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Trophic interactions among abundant members of the fish fauna in a permanently-open and a seasonally-open estuary in South-western Australia

Linke, Thea (2011) Trophic interactions among abundant members of the fish fauna in a permanently-open and a seasonally-open estuary in South-western Australia. PhD thesis, Murdoch University.

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Three complementary, quantitative approaches, i.e. gut content analyses, stable isotope analyses (δ15N; δ13C) and fatty acid composition, were employed to investigate the extent to which the diets of four abundant species of teleost occupying different feeding niches, i.e. Leptatherina wallacei (pelagic feeder), Acanthopagrus butcheri (bentho-pelagic feeder), Pseudogobius olorum and Favonigobius punctatus (benthic feeders) differed within and among species and within species on temporal and spatial scales in a permanently-open (the Swan-Canning estuary) and a seasonally-open estuary (Wilson Inlet) in south-western Australia. The stable isotope analyses and analyses of fatty acid composition were used to elucidate the origin of energy and the possible pathways of nutrient transfer from potential prey items to these four species of fish.

Multivariate methods (non-metric multidimensional scaling ordination and associated tests, such as PERMANOVA, ANOSIM and SIMPER) were used to detect any significant differences in the dietary and biochemical compositions of the fish. Stomach content data for each species demonstrated size-related changes in diet and that the dietary compositions of each species varied among estuaries. Each species was classed as opportunistic and omnivorous, consuming fauna as well as flora, but to differing extents. Leptatherina wallacei fed in the water column as well as on the benthos, while P. olorum almost exclusively consumed benthic prey.

The baseline δ15N values of primary producers were higher, in general, in the Swan-Canning estuary than in Wilson Inlet, and the δ15N values in the former system were also higher in each prey and fish species. This fact provided evidence to suggest that anthropogenically introduced nitrogen was present at the system level. The δ13C values showed a higher influence of terrestrially derived carbon and a lesser influence of marine derived carbon in the diet of each prey and fish species in the Swan-Canning estuary than in the aquatic macrophyte fuelled (Ruppia megacarpa) Wilson Inlet. The docosahexaenoic : eicosapentaenoic (DHA:EPA) fatty acid ratio was highest in the pelagic feeder (L. wallacei), lowest in the benthic feeder (P. olorum) and intermediate in the bentho-pelagic feeder (A. butcheri) in both the Upper Swan River and Wilson Inlet, and it was higher in pelagic (e.g. seston, calanoid and cyclopoid copepods, mysids) than in benthic (e.g. annelids, molluscs, harpacticoid copepods) prey in both estuaries, indicating that L. wallacei fed, to a certain extent, on pelagic prey, while P. olorum fed on benthic prey. Therefore, the DHA:EPA ratio may provide a useful indicator of the respective feeding niches occupied by estuarine fish species.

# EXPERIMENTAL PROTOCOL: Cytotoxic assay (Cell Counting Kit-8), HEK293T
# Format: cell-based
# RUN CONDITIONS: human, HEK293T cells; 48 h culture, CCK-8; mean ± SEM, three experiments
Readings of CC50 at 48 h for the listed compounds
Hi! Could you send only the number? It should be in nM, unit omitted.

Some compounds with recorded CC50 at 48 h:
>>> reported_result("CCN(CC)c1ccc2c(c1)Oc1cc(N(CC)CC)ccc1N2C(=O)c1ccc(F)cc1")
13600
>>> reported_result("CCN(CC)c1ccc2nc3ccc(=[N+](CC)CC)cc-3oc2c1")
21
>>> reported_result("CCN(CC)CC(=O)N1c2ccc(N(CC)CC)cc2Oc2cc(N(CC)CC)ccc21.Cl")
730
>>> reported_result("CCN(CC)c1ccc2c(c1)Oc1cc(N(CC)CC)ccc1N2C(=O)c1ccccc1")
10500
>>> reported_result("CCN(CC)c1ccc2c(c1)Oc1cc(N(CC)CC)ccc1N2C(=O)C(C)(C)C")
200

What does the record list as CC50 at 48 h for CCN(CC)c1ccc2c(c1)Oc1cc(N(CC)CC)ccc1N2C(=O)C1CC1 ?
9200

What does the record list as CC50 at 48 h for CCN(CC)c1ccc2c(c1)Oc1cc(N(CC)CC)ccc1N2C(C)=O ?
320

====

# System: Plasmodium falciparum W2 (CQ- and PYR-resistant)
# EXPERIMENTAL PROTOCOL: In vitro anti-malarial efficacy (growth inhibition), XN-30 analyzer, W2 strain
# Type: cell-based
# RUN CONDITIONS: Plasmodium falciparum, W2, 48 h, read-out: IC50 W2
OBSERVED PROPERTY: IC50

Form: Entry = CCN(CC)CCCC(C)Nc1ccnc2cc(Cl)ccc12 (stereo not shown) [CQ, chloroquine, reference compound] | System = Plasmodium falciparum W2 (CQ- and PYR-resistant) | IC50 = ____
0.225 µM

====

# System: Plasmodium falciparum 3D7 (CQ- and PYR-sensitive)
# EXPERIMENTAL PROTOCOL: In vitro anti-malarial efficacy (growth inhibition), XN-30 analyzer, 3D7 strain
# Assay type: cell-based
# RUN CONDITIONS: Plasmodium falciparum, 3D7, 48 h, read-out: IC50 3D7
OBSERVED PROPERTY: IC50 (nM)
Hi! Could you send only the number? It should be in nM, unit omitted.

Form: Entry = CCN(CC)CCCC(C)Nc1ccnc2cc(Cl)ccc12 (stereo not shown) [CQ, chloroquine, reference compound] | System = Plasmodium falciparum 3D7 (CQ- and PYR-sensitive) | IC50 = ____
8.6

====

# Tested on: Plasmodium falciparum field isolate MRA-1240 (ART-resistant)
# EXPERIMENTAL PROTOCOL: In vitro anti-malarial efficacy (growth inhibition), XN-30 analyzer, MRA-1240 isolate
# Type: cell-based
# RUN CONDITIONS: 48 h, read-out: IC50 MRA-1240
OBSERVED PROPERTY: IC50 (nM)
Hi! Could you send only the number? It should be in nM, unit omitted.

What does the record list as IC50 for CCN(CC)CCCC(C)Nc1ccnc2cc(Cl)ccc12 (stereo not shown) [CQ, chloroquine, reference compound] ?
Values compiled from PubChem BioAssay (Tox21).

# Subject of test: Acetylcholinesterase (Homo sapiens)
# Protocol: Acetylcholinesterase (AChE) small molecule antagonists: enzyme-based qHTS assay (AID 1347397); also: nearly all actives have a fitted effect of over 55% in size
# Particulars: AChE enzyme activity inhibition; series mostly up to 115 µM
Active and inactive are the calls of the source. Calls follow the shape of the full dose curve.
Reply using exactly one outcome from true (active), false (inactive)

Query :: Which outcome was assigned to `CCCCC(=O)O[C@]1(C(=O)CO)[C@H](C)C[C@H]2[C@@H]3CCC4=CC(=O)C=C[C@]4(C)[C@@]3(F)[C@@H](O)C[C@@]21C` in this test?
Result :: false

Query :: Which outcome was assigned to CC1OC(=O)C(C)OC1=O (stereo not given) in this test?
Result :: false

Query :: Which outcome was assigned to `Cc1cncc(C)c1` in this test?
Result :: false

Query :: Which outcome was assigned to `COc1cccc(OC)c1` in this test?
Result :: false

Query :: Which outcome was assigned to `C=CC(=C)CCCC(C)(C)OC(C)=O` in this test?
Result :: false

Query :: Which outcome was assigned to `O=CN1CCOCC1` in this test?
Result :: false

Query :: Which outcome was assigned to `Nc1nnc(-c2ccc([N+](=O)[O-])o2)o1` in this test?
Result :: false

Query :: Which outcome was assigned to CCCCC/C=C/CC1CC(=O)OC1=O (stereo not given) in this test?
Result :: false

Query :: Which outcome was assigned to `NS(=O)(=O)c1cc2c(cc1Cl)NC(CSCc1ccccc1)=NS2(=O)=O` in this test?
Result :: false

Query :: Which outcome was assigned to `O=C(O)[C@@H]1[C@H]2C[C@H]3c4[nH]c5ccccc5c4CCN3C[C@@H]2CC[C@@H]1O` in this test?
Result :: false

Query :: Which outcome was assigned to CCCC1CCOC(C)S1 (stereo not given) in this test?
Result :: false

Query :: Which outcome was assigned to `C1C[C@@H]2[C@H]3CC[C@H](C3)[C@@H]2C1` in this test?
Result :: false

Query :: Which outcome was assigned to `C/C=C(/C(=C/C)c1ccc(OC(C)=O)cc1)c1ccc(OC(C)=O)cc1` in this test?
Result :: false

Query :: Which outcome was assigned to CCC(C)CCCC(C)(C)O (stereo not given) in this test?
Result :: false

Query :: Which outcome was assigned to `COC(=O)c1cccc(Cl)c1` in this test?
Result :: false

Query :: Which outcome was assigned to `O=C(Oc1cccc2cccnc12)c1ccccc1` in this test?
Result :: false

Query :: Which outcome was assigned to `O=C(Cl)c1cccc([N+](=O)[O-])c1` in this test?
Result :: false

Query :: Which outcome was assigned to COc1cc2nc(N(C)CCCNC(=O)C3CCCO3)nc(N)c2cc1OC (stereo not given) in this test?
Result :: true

The findings from these studies suggest that (1) the food resources are partitioned within and among species and among estuaries, (2) both terrestrial and aquatic sources of organic material support food chains in two estuaries, (3) the DHA:EPA ratio can be a useful indicator of feeding mode and (4) the food resources and the pathways of material transfer from primary producers to consumers differ among these species.

Publication Type: Thesis (PhD)
Murdoch Affiliation: School of Biological Sciences and Biotechnology
Supervisor: Loneragan, Neil and Twomey, Luke
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